It’s 2017, and there are a lot of people who are happy to see 2016 go. The year saw a rather contentious and seemingly interminable election; ISIS; terrorism; increasing tensions with Russia; unrest at home about race issues and some indications that fascism is on the comeback in many parts of the world, including those that should know better. We lost a lot of celebrities and musicians, too.
So as happy as many are to see 2016 behind them, it’s also important to look back and see some of the positive things that happened in 2016, and there were a few. Ranging from important to whimsical to personal, here is my list of good stuff that happened in 2016.
Veteran homelessness is down. Overall, the rate of veteran homelessness has been cut in half since 2010, with the largest single decline coming in 2016, when veteran homelessness decreased 17 percent, according to the U.S. Department of Housing and Urban Development and the U.S. Department of Veterans’ Affairs. The 17 percent decrease in 2016 was quadruple the decline of the previous year.
The percentage of Americans graduating high school hit an all-time high of 83.2 percent, with many of the biggest gains seen in minority populations which historically have had lower graduation rates than white students. The U.S. also hit a record low in the numbers of teen births.
The nation’s unemployment rate at the end of 2016, 4.6 percent, was the lowest since 2008 and the beginning of the financial crisis. Toward the end of 2016, we saw more workforce participation and even began to see median pay increase, both signs of a relatively strong job market.
The Dow Jones industrial average saw record highs that flirted with the 20,000 point mark, nearly double the Dow’s level in November 2008 during the Great Recession.
A 50-year Civil War between the government and leftist guerillas in Colombia came to end.
The Zika virus was downgraded as a threat, and scientists are close to coming up with a vaccine. Also, a British man who had HIV showed no signs of the virus in his body after an experimental treatment with antiretroviral drugs. The treatment shows some promise as a potential cure for HIV.
The “Ice Bucket Challenge,” often derided as “slacktivism” by critics, provided enough funding for a medical breakthrough in the fight against ALS, a fatal neurodegenerative disease. The Americas were also declared free of measles by the World Health Organization.
So there were a few good things that happened that benefited a lot of people. Here are few good things that happened in 2016 that maybe aren’t as momentous as the list above, but for me personally are important.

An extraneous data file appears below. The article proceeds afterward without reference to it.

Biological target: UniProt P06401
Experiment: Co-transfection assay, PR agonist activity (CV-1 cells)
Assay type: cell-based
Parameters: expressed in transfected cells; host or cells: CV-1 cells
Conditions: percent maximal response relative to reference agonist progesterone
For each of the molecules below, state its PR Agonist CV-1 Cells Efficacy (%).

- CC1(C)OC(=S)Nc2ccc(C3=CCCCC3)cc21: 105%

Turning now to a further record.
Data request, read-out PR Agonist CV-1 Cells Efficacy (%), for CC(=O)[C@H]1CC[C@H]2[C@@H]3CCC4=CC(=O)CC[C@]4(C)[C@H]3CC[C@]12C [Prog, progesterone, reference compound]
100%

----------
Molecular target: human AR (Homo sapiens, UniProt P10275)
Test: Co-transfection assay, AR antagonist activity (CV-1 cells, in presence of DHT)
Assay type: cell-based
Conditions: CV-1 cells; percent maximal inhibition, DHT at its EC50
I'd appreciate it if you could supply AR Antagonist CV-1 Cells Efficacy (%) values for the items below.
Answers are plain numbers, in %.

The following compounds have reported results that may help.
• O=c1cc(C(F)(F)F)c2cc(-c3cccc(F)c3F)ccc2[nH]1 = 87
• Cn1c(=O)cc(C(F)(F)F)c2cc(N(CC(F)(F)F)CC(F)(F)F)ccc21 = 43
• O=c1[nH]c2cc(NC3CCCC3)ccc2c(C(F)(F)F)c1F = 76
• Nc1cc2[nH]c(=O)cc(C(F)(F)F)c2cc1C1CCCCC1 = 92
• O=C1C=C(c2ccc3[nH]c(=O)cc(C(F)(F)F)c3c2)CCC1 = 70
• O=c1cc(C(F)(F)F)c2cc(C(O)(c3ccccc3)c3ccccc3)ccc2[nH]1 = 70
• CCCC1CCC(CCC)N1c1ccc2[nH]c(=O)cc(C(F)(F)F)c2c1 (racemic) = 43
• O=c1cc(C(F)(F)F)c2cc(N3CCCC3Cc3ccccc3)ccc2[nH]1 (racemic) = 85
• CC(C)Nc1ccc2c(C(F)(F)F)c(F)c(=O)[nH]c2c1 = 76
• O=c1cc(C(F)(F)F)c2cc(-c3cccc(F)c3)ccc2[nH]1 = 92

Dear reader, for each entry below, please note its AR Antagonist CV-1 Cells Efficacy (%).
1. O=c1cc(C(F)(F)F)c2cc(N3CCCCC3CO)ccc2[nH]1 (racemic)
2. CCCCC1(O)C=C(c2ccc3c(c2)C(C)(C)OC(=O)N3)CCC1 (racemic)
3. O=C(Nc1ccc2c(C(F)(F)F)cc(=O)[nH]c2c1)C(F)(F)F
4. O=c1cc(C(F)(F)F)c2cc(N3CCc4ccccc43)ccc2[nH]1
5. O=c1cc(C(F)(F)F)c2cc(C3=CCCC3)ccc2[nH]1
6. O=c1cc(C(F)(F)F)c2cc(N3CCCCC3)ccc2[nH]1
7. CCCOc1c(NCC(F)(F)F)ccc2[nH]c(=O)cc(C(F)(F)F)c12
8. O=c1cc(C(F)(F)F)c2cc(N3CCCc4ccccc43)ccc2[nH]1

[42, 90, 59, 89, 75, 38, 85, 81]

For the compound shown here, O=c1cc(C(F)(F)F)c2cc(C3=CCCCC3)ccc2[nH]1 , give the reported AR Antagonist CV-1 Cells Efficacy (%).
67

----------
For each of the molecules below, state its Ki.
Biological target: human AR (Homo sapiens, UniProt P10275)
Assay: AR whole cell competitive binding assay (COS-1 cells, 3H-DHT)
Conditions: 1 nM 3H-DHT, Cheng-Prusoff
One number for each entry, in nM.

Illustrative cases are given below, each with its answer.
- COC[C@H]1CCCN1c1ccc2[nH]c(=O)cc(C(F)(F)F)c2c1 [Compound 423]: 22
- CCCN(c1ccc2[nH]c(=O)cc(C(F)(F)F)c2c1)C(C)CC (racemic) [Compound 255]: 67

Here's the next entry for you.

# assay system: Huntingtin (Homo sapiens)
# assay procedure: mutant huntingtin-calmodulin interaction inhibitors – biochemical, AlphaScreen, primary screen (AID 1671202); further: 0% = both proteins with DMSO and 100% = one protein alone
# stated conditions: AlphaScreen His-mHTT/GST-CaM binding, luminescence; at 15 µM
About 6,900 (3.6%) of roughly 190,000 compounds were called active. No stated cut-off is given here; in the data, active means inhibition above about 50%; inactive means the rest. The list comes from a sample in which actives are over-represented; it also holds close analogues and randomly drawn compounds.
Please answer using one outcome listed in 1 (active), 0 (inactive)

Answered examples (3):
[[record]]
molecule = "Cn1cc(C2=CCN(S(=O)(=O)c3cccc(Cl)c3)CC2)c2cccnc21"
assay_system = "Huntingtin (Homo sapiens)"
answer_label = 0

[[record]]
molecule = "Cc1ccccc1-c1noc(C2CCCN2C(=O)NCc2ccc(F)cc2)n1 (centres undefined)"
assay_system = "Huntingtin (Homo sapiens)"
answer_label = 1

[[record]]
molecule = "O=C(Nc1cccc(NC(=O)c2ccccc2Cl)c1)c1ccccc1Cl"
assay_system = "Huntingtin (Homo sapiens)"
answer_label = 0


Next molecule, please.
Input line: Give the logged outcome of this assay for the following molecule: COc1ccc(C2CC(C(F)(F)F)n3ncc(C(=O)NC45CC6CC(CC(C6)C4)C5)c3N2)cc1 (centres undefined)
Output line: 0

Alfa Romeo started selling the Giulia Quadrifoglio Verde in the U.S. after 20 years of the marque being absent from the country. Fiat also brought the 124 Spider back these fair shores, and even brought along an Abarth version of the 124 for good measure. If you’ve always wanted a quick Italian car but didn’t want to spend more than the average American’s house is worth on a Ferrari or a Lamborghini, 2016 was a great year for you since there are now downright affordable Italian sports cars and touring sedans on sale here.
My honorary nephew in Missouri, Nolan, turned a year old. He and I share the same birthday and he’s a great kid.
I found the world’s best recipe for making bagels at home. One thing I always used to complain about was that no matter where in the world I went, I could never get bagels as good as the ones in Montréal (never let anyone tell you the best bagels are from New York City; it simply isn’t true). Now, with a good recipe, some practice and some strange ingredients that I had to drive to Fort Collins to find, I’m happy to say the second best bagels I’ve ever had come out of my own oven.
Jeremy Clarkson, Richard Hammond and James May, former presenters for BBC’s Top Gear, started their new show on Amazon, The Grand Tour, and it’s pretty good.
After a lot of travails, tears and sleepless nights, I finally decided to cut someone out of my life who was not good for me to be around. It wasn’t easy, and for a long time I wondered if I made the right choice when I told this person to get out of my life and leave me alone. Every passing day, it becomes more and more clear that I made the right choice.
The Montréal Canadiens’ trade of P.K. Subban to Nashville for Shea Weber wound up being a pretty damn good move rather than the terribly ill-advised disaster almost everyone thought it was going to be. Les Habitants started 2017 in first place in their division.
The Cubs won the World Series for the first time since 1908. During that year the Ottoman Empire was still a thing, and the Ford Model T had just been designed. I’ll concede that I’m not really a Cubs fan, but I can’t help myself; I’m a sucker for a story about the underdog finally winning.
There’s no doubt that 2016 was a terrible year for a lot of people. If the Grateful Dead and their quasi-Dystopian song “Touch of Grey”—the band’s only song to land on the Billboard top 40—is right and every silver lining has a touch of grey, then it must be true as well that every bit of grey has a bit of silver lining.
It’s hard to tell whether 2017 will be markedly better than 2016. I know a lot of people think it’s going to be a hell of a lot worse. Maybe they’re right, maybe they’re not. But one thing that seems evident is that every year, every day, no matter how bad they are, there’s always something good going on.
Sometimes we just need to slow down and look for all the little miracles.